Advanced Search
MyIDEAS: Login

New Zealand's Exchange Rate Cycles: Evidence and Drivers

Contents:

Author Info

  • Gemma Mabin

    ()
    (The Treasury)

Registered author(s):

    Abstract

    This paper seeks to understand the extent of New Zealand’s exchange rate fluctuations compared to others, and what drives New Zealand’s exchange rate. New Zealand has only experienced a limited number of exchange rate cycles since the dollar was floated. On a trade-weighted basis this paper finds that New Zealand has large exchange rate cycles, but that some other relevant economies (e.g. Australia, the Euro Area, Japan and South Korea) also have similarly large cycles. By comparing the short-term (i.e. month-to-month) volatility of New Zealand’s exchange rate to other economies, on a trade-weighted basis New Zealand’s exchange rate fluctuates greatly. New Zealand, Australia and Japan face the highest levels of short-term volatility out of the economies included in the analysis. Factors that affect the expected relative return on New Zealand dollar assets are found to explain a significant part of exchange rate cycles. These include interest rate differentials between New Zealand and other countries, relative growth performance and attitudes to risk. More fundamental drivers such as export commodity prices and the terms of trade, and productivity growth also drive New Zealand dollar returns. The main driver of the exchange rate changes over time in response to developments in the domestic and global economy.

    Download Info

    If you experience problems downloading a file, check if you have the proper application to view it first. In case of further problems read the IDEAS help page. Note that these files are not on the IDEAS site. Please be patient as the files may be large.
    File URL: http://www.treasury.govt.nz/publications/research-policy/wp/2010/10-10/twp10-10.pdf
    Download Restriction: no

    Bibliographic Info

    Paper provided by New Zealand Treasury in its series Treasury Working Paper Series with number 10/10.

    as in new window
    Length: 32
    Date of creation: Dec 2010
    Date of revision:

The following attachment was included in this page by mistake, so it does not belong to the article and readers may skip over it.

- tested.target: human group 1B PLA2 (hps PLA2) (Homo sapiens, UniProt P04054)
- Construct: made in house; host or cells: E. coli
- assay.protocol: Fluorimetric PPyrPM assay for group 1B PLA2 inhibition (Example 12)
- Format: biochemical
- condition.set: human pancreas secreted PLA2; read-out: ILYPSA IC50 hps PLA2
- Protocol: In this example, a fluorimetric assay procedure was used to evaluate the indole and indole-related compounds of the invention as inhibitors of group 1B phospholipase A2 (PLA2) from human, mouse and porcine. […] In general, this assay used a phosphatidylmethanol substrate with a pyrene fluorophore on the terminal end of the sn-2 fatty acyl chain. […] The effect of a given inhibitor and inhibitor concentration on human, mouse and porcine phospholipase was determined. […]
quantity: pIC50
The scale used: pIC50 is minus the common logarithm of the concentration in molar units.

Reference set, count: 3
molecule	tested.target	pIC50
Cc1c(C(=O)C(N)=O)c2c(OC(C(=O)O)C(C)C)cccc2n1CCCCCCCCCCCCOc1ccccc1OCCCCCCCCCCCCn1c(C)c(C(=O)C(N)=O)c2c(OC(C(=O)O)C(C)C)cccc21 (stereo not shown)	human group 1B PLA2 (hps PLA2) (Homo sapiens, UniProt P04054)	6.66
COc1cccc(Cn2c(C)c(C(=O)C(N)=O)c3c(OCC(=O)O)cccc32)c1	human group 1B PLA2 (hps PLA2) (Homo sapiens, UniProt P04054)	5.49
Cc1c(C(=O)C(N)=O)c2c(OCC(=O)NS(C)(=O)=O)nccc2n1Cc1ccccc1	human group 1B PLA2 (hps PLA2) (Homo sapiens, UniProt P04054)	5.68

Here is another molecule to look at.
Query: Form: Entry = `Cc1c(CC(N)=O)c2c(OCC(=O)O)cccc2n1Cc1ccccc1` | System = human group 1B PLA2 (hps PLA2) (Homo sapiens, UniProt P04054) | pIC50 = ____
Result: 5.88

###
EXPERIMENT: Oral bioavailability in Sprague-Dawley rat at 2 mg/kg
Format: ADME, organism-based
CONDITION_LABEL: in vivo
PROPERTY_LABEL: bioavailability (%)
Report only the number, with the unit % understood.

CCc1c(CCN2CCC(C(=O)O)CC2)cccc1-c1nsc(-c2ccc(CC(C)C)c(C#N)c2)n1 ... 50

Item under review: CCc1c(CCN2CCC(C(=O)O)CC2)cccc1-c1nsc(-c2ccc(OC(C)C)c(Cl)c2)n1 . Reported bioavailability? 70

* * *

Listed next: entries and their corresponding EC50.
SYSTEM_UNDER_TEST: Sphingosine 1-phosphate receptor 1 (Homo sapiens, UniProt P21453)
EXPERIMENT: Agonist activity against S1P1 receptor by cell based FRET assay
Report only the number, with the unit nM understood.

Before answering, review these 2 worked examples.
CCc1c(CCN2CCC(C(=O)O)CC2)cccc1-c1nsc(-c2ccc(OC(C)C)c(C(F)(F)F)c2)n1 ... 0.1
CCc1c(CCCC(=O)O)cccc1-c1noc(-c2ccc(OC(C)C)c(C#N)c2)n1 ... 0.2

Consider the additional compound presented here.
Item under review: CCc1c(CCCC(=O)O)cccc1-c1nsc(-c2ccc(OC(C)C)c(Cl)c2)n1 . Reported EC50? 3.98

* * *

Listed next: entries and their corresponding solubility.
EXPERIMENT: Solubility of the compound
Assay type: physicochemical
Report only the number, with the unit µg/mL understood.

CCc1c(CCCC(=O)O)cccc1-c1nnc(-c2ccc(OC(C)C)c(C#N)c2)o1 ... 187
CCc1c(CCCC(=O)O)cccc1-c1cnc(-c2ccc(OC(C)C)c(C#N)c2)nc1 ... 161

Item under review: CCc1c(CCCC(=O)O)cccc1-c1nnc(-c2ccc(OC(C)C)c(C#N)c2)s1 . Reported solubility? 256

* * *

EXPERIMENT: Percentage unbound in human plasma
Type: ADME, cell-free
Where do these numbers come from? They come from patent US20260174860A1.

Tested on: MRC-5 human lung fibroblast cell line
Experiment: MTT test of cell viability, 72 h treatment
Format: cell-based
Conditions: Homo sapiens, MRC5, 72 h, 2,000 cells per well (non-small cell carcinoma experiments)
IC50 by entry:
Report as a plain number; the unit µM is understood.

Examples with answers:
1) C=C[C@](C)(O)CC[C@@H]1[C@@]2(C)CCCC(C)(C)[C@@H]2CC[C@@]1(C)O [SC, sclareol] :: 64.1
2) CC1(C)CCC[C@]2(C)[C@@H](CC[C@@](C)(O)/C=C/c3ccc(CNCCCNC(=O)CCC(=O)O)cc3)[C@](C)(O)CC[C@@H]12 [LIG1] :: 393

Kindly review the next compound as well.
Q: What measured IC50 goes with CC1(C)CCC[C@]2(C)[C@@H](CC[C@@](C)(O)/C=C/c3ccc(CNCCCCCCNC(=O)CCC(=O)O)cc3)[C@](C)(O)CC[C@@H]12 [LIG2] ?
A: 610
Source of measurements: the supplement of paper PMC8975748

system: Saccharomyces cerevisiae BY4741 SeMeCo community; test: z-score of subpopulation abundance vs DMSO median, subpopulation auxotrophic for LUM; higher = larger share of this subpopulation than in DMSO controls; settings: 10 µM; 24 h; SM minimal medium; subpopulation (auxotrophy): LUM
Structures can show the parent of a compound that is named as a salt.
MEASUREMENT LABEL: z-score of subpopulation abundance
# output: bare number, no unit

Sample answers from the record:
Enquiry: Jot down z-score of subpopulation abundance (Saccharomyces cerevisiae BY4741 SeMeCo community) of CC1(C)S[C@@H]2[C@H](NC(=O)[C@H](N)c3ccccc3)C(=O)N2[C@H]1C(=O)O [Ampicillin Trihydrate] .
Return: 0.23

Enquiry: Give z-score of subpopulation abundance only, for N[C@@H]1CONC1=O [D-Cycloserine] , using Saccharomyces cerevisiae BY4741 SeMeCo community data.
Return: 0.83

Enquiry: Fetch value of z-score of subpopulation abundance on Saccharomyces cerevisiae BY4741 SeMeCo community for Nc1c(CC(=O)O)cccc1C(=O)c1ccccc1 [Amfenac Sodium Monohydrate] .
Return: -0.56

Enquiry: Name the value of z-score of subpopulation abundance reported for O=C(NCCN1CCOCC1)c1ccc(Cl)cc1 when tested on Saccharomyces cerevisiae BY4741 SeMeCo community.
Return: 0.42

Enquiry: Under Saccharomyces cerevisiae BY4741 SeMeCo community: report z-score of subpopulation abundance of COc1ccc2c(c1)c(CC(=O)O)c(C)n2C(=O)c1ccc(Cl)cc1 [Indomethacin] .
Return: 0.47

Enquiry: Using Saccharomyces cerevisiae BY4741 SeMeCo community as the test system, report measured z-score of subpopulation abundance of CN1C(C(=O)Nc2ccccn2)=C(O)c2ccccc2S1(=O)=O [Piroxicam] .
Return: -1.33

Handle: RePEc:nzt:nztwps:10/10

    Contact details of provider:
    Postal: New Zealand Treasury, PO Box 3724, Wellington, New Zealand
    Phone: +64-4-472 2733
    Fax: +64-4-473 0982
    Web page: http://www.treasury.govt.nz
    More information through EDIRC

    Related research

    Keywords: Exchange rate; short-term volatility; medium-term cycles; long-run equilibrium;

    Find related papers by JEL classification:

    References

    References listed on IDEAS
    Please report citation or reference errors to , or , if you are the registered author of the cited work, log in to your RePEc Author Service profile, click on "citations" and make appropriate adjustments.:
    as in new window
    1. William R. Cline & John Williamson, 2010. "Currency Wars?," Policy Briefs PB10-26, Peterson Institute for International Economics.
    2. Anne-Marie Brook & David Hargreaves, 2000. "A macroeconomic balance measure of New Zealand's equilibrium exchange rate," Reserve Bank of New Zealand Discussion Paper Series DP2000/09, Reserve Bank of New Zealand.
    3. Harding, Don & Pagan, Adrian, 2002. "Dissecting the cycle: a methodological investigation," Journal of Monetary Economics, Elsevier, vol. 49(2), pages 365-381, March.
    4. Rebecca L Driver & Peter F Westaway, 2005. "Concepts of equilibrium exchange rates," Bank of England working papers 248, Bank of England.
    Full references (including those not matched with items on IDEAS)

    Citations

    Lists

    This item is not listed on Wikipedia, on a reading list or among the top items on IDEAS.

    Statistics

    Access and download statistics

    Corrections

    When requesting a correction, please mention this item's handle: RePEc:nzt:nztwps:10/10. See general information about how to correct material in RePEc.

    For technical questions regarding this item, or to correct its authors, title, abstract, bibliographic or download information, contact: (Web and Publishing Team, The Treasury).

    If you have authored this item and are not yet registered with RePEc, we encourage you to do it here. This allows to link your profile to this item. It also allows you to accept potential citations to this item that we are uncertain about.

    If references are entirely missing, you can add them using this form.

    If the full references list an item that is present in RePEc, but the system did not link to it, you can help with this form.

    If you know of missing items citing this one, you can help us creating those links by adding the relevant references in the same way as above, for each refering item. If you are a registered author of this item, you may also want to check the "citations" tab in your profile, as there may be some citations waiting for confirmation.

    Please note that corrections may take a couple of weeks to filter through the various RePEc services.